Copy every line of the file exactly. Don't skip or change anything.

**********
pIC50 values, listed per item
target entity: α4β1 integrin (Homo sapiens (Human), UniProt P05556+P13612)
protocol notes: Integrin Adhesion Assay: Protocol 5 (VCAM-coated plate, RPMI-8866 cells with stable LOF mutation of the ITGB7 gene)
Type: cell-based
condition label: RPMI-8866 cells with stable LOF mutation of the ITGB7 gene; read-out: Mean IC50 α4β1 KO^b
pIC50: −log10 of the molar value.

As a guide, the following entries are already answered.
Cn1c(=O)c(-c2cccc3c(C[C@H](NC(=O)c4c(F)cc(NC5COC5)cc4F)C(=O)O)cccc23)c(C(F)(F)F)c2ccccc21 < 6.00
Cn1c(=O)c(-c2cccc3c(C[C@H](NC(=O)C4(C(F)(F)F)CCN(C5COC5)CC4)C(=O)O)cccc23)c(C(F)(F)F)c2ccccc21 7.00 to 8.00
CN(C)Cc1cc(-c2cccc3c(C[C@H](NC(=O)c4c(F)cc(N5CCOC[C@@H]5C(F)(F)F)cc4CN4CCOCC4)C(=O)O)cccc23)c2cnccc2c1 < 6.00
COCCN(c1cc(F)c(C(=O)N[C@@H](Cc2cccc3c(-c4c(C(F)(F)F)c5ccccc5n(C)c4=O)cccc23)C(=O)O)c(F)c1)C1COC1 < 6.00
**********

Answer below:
pIC50 values, listed per item
target entity: α4β1 integrin (Homo sapiens (Human), UniProt P05556+P13612)
protocol notes: Integrin Adhesion Assay: Protocol 5 (VCAM-coated plate, RPMI-8866 cells with stable LOF mutation of the ITGB7 gene)
Type: cell-based
condition label: RPMI-8866 cells with stable LOF mutation of the ITGB7 gene; read-out: Mean IC50 α4β1 KO^b
pIC50: −log10 of the molar value.

As a guide, the following entries are already answered.
Cn1c(=O)c(-c2cccc3c(C[C@H](NC(=O)c4c(F)cc(NC5COC5)cc4F)C(=O)O)cccc23)c(C(F)(F)F)c2ccccc21 < 6.00
Cn1c(=O)c(-c2cccc3c(C[C@H](NC(=O)C4(C(F)(F)F)CCN(C5COC5)CC4)C(=O)O)cccc23)c(C(F)(F)F)c2ccccc21 7.00 to 8.00
CN(C)Cc1cc(-c2cccc3c(C[C@H](NC(=O)c4c(F)cc(N5CCOC[C@@H]5C(F)(F)F)cc4CN4CCOCC4)C(=O)O)cccc23)c2cnccc2c1 < 6.00
COCCN(c1cc(F)c(C(=O)N[C@@H](Cc2cccc3c(-c4c(C(F)(F)F)c5ccccc5n(C)c4=O)cccc23)C(=O)O)c(F)c1)C1COC1 < 6.00